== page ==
Baril sees a need for major structural change to correct the issue and has made advocating for change a major piece of her work. “We can’t achieve equity until we get past a really uncomfortable shift in power. The strategies to advance equity continue to put the responsibility on the individual. There needs to be a significant shift in power, and we need to tackle racialized capitalism in a way that as a society we have been unable and unwilling to do,” Baril said. 

State Sen. Sal N. DiDomenico, who represents Cambridge, Charlestown, Chelsea, and Everett, underscored the pay and benefits issues in the early childhood workforce. He spoke about seeing workers in this field needing public assistance while they are educating, as the income they receive is not sufficient. “A lot of people who come in for a couple of years and move on to something else because they can't afford to stay in the field. So, we have lost a lot of consistency, lost a lot of knowledge, and a lot of passion from educators who want to stay in this field, but they can’t afford to support their own families by doing that,” Sen. DiDomenico said.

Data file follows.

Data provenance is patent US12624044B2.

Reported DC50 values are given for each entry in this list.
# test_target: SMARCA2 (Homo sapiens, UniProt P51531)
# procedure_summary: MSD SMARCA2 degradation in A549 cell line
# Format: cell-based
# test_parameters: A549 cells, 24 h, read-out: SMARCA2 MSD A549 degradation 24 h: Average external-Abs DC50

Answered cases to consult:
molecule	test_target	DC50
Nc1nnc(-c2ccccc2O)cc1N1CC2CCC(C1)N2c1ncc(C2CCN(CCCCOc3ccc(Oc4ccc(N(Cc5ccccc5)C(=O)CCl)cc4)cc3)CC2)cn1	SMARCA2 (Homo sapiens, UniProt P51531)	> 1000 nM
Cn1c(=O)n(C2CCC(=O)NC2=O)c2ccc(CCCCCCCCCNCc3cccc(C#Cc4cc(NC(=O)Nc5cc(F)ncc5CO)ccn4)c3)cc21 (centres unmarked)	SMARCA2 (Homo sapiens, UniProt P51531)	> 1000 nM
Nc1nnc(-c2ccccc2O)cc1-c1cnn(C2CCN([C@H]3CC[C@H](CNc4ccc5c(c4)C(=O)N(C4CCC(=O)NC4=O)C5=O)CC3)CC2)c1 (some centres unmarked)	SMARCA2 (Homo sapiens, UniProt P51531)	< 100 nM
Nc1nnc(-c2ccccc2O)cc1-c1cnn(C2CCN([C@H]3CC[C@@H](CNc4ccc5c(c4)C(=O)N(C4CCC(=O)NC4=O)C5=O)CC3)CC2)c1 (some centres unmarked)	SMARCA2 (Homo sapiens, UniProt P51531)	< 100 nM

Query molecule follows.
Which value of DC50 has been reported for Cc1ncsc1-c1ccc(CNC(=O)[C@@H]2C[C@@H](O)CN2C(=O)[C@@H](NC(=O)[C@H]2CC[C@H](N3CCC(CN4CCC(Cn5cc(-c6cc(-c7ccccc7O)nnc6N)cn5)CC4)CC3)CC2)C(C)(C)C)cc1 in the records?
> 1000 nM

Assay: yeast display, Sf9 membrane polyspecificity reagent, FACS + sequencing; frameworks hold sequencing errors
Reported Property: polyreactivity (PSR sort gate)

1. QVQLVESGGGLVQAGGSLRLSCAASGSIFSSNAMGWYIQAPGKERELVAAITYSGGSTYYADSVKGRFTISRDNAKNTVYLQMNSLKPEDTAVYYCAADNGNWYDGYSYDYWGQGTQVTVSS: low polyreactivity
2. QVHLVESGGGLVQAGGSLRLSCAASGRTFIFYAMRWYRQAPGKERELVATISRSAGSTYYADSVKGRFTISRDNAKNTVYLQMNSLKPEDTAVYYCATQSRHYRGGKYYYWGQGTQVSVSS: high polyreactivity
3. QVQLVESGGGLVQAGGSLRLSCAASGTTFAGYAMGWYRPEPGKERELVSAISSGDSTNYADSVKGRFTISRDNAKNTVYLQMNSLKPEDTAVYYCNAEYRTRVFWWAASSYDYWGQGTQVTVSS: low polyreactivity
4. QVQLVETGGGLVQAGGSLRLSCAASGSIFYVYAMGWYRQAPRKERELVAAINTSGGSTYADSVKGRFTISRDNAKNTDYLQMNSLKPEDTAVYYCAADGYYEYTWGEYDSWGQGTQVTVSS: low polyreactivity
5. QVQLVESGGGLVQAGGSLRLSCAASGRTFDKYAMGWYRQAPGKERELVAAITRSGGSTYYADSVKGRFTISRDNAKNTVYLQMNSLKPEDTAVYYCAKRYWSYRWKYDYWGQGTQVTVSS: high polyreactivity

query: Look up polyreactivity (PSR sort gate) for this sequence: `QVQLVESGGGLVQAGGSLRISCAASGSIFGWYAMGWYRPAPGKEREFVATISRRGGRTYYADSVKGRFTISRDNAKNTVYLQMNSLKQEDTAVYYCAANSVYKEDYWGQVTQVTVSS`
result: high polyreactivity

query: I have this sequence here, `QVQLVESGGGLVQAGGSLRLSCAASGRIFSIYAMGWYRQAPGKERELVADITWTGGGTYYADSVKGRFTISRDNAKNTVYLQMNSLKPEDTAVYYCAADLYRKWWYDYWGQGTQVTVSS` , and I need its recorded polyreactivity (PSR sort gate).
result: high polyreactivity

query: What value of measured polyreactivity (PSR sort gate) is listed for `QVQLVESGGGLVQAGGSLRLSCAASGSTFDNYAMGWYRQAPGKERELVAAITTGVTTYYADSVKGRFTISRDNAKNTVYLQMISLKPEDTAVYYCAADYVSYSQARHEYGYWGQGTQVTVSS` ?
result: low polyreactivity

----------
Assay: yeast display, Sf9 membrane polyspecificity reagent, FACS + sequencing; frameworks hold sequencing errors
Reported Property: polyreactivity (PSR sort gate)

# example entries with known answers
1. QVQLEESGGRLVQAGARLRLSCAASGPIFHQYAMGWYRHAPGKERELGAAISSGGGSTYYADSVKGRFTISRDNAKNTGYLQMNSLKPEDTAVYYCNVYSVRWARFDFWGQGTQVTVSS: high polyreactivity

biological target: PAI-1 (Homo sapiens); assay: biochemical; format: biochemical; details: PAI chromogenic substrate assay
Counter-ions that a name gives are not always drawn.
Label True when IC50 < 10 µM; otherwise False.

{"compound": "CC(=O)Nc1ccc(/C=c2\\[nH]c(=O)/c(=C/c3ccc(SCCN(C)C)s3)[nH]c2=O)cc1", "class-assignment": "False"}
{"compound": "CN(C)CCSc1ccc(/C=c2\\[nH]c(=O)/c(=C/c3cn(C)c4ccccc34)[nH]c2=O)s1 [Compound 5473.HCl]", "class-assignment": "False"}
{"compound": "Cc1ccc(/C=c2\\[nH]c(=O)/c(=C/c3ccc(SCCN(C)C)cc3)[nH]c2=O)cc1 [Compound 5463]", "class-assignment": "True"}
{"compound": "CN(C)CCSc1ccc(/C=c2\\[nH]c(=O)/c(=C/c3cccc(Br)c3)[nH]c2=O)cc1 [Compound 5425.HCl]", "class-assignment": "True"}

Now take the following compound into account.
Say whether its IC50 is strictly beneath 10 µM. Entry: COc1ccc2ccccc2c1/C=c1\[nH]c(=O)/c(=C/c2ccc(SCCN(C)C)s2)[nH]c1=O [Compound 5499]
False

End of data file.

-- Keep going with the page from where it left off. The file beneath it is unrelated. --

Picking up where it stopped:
He also recognized the importance of centering equity in other school programs. Using universal school meals as an example, Sen. DiDomenico noted that while the intention of providing free and reduced-price lunches to students who needed them was good, it ended up not being an equitable process due to the stigma felt by children using vouchers – which meant those in need often avoided the program. To remedy this, they ended up implementing free breakfast and lunch for all children, which supported those in need without the stigma.  

“When we talk about equity, it's not just the end result of getting equity,” said Sen. DiDomenico, “It’s the process of getting there.”